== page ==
Sunday 2 March 2008

Lamb Korma and Masoor Dahl

The last time I made a Korma, it went down very well with my sister, so I decided to try again, only using Lamb this time. I modified the recipe a little after reading a few others on the internet, but it's basically the same technique. I also had another go at making Masoor Dahl (Red Lentil Dahl), and although I didn't use Sandra's technique of frying the spices, then adding the lentils and water to that, it did come out a lot better than the previous effort and had a lot more flavour. The main reason I think is because I made a lot less, but used the same amount of spices as last time.

Another reason for the difference with the Dahl could have been that I used Asafoetida for the first time in my cooking. Many Madhur Jaffrey recipes list it as an optional ingredient, however, in the Monisha Bharadwaj book I have, she often lists it as an ingredient and has two pages of the book devoted to it. It wasn't the easiest thing to find, although, I eventually found it in Waitrose, and I have to say, it's got one of the worst smells of anything in my spice drawer. It's kind of sulphurous, perhaps something like the worse pair of trainers worn without socks during a long hot summer. However, once a pinch is dropped into the hot oil, it doesn't smell nearly as bad. Monisha Bharadwaj says that it can make a dish. I'm not sure about that, but the Dahl was good, so I'm going to stick with it in future, although just a pinch. It really doesn't smell like something you should be putting into your food though, although, funnily enough, it's supposed to reduce flatulence among other things!

Although the Korma wasn't as hot as I would have liked, it was still pretty nice. I think I probably got the amount of Chili about right, but next time, I will leave the seeds in, or perhaps add a little more Cayenne Pepper. During cooking it really smelled like it was going to be a hot one, but the Coconut Milk really cools it down.

The nice thing about both recipes is that they taste just as good, if not better, the next day, and in fact, the photos were taken of my reheated curry lunch as the ones I took on the evening just weren't that great, and I much prefer shooting in daylight.

Recipe for the Masoor Dahl (Serves 4)

  • 1 Cup of Red Lentils, washed
  • 1.5 Pints of Water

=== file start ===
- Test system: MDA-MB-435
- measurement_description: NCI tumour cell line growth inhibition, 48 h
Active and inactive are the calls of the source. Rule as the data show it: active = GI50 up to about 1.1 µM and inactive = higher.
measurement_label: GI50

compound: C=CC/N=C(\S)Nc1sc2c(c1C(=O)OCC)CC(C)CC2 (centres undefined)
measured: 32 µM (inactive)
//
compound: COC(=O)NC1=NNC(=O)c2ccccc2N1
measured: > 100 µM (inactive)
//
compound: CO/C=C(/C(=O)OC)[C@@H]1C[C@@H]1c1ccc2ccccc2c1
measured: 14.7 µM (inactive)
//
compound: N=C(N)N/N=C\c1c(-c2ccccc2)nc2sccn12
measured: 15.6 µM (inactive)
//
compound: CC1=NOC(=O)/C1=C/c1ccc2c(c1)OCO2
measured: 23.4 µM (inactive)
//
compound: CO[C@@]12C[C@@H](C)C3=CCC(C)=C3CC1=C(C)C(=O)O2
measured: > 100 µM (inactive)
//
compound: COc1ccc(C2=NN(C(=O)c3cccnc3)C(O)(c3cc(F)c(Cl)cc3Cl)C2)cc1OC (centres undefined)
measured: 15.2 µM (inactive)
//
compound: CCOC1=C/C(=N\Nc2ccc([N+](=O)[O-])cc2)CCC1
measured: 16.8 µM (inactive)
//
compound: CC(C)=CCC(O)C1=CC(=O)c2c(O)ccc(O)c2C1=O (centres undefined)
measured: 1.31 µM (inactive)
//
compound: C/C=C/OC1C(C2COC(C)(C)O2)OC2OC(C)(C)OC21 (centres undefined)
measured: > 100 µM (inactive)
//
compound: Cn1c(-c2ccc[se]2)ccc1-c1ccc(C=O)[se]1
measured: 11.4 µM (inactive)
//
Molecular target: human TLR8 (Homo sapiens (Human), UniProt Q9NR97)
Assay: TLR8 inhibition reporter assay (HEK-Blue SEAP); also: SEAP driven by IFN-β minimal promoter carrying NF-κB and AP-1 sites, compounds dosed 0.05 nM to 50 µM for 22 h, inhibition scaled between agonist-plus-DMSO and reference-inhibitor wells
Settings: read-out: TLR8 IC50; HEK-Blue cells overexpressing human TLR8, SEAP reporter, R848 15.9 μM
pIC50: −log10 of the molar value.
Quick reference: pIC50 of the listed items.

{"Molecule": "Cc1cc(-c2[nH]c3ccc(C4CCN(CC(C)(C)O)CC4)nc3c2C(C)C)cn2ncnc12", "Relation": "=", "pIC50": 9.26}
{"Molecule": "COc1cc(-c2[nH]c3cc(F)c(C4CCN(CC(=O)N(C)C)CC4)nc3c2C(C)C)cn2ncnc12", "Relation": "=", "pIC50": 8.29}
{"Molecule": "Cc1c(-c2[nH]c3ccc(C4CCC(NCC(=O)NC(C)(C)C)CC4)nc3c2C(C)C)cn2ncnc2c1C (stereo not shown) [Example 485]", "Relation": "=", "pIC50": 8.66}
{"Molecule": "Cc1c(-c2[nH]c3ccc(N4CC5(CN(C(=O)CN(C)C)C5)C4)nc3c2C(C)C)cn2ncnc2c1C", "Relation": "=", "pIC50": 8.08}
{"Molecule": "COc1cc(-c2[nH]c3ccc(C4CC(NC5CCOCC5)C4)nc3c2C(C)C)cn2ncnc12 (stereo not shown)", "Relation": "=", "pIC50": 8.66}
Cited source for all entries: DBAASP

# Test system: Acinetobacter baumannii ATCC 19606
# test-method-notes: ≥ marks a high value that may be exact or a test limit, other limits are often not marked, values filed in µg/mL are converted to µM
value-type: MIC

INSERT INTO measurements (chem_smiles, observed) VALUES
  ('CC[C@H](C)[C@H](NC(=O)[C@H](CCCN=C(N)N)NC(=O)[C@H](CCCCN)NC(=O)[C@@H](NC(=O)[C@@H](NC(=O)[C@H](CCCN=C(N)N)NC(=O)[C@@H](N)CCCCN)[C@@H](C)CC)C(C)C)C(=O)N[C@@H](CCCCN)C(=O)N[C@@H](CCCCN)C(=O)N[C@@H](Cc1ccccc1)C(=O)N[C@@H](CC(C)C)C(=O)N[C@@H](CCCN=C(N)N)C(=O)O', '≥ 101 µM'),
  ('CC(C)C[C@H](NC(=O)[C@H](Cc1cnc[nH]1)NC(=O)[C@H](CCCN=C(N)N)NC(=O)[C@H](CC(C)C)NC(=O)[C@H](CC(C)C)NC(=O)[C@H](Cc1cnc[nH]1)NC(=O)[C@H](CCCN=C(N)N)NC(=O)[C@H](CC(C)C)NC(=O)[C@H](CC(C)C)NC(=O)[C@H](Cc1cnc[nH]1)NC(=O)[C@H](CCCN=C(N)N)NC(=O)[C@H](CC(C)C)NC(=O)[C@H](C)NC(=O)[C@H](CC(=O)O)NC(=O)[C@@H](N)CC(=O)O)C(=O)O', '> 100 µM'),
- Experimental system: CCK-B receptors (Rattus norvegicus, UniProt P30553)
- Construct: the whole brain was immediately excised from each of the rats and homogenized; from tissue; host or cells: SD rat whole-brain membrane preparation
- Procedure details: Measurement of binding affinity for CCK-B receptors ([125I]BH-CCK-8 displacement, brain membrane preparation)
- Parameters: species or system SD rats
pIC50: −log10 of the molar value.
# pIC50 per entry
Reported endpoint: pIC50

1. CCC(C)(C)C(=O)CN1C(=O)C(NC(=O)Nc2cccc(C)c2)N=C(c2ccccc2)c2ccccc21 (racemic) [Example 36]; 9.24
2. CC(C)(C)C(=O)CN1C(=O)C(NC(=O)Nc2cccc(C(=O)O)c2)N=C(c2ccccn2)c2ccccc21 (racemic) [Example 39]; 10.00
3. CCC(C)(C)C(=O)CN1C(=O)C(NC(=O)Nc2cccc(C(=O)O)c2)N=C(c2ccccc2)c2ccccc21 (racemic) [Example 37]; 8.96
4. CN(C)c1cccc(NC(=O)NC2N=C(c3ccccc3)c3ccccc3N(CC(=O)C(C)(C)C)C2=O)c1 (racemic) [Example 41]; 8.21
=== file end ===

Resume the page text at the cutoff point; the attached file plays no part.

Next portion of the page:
• A few thin slices of Ginger
  • 1 teaspoon of Turmeric
  • 2 tablespoons Vegetable Oil
  • A pinch of Asafoetida
  • 1 teaspoon of Cumin Seeds
  • 1 teaspoon of Mustard Seeds
  • 1 teaspoon of Ground Coriander
  • Half teaspoon of Cayenne Pepper
  • 1 teaspoon of Salt

After washing the lentils, put them into a heavy pan along with the Water, Ginger Slices and Turmeric. Bring the pan to a simmer, then cook for an hour and a half, making sure to stir in the last half hour to make sure it doesn't stick. Remove the slices of Ginger.

Heat up some oil in another pan and drop in the Pinch of Asafoetida, Cumin Seeds and Mustard Seeds and once they start popping, add in the Ground Coriander and Cayenne Pepper, stir a couple more times, then pour into the Lentils. Finally add Salt to taste, and garnish with Fresh Chopped Coriander.

Recipe for the Lamb Korma (Serves 3)

  • 500g Lamb Pieces
  • 6 Tablespoons of Natural Yoghurt
  • 5cm Piece of Ginger, grated
  • 4 cloves of Garlic, chopped fine
  • 1 Medium Onion, roughly chopped
  • 4 cloves of Garlic
  • 4 Green Chilies, seeds removed
  • 3-4 Tablespoons Vegetable Oil
  • 1 Large Onion, finely sliced
  • 5cm Cinnamon Stick
  • 4 Green Cardamoms, broken
  • 1 teaspoon of Ground Coriander
  • 1 teaspoon Turmeric
  • Half teaspoon of Cayenne Pepper
  • Half teaspoon Freshly Ground Black Pepper
  • Half cup of Hot Water
  • 1 can of Coconut Milk
  • 1 teaspoon Salt
  • 1 teaspoon Garam Masala
  • 2 tablespoons Almonds, finely chopped
  • Handful Fresh Coriander, chopped
  • Juice of half a Lemon

Marinate the Lamb pieces in the Yoghurt, Grated Ginger and Chopped Garlic for a few hours at least (preferably overnight). Put the roughly chopped Onion, Garlic Cloves and Chilies into a blender, blend to a fine paste and set to one side.

Heat up the oil in a heavy bottom pan and fry the onion slices for about 5 minutes, until turning golden. Remove from the pan with a slotted spoon and set to one side. Add a little more oil to the pan and add the Cinnamon Stick, Cardamoms, Ground Coriander, Turmeric, Cayenne Pepper and Black Pepper and stir. Now put the lamb and marinade into the pan, stir to ensure they are coated in the spices and cook for about 10 minutes. Next, add the paste and cook for a further 10 minutes. Add a little hot water to help de-glaze the pan a little, and add the Coconut Milk and the fried Onions. Cook for another 30-40 minutes, or until the Lamb is tender. Stir last of the ingredients and serve.

1 comment:

Martti said...

After bumping into Mark on Saturday evening he invited me to come and try his Dahl and Lamb Korma at his place. I being a cook myself, was intrigued to try some of his cooking and decided this could be a very satisfying end to the evening! Both dishes were excellent but my favorite was the Lamb Korma, it was so good that i went back for more. It had a rich taste, plenty of flavour, and wasn't really spicy which was a pleasant surprise as sometimes home made curries can be arse burning hot! The Dahl was something I've never tried before but i enjoyed this also. It had a mild taste and a porridge like texture to it. Mark advised me that this was the lentils in the ingredients. I would recommend anybody interested in cooking a curry to try these recipes. Big shout to Mark on this one!

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